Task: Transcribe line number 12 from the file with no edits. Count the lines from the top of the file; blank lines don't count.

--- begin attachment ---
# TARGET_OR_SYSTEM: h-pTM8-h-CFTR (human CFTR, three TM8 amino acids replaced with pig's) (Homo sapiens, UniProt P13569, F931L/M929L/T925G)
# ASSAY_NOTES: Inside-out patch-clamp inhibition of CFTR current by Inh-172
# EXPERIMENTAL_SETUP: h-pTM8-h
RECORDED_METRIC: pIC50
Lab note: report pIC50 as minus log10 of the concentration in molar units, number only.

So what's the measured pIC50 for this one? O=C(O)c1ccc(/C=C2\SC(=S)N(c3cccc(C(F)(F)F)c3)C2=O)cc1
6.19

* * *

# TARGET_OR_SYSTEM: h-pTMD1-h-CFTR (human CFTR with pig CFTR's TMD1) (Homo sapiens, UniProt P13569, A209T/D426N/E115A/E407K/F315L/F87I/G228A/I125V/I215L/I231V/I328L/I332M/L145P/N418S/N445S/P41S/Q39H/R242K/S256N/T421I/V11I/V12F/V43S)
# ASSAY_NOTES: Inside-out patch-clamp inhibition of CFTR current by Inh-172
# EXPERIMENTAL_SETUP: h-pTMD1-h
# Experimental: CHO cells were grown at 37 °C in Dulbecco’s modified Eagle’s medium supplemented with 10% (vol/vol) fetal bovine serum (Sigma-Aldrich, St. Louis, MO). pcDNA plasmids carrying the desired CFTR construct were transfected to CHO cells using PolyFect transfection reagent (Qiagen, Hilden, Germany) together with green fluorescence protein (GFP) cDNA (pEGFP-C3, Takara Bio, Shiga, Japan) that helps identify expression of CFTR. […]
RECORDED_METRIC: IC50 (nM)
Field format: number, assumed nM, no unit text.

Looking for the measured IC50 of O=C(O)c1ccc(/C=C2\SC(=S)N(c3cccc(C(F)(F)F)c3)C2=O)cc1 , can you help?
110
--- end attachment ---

# Experimental: CHO cells were grown at 37 °C in Dulbecco’s modified Eagle’s medium supplemented with 10% (vol/vol) fetal bovine serum (Sigma-Aldrich, St. Louis, MO). pcDNA plasmids carrying the desired CFTR construct were transfected to CHO cells using PolyFect transfection reagent (Qiagen, Hilden, Germany) together with green fluorescence protein (GFP) cDNA (pEGFP-C3, Takara Bio, Shiga, Japan) that helps identify expression of CFTR. […]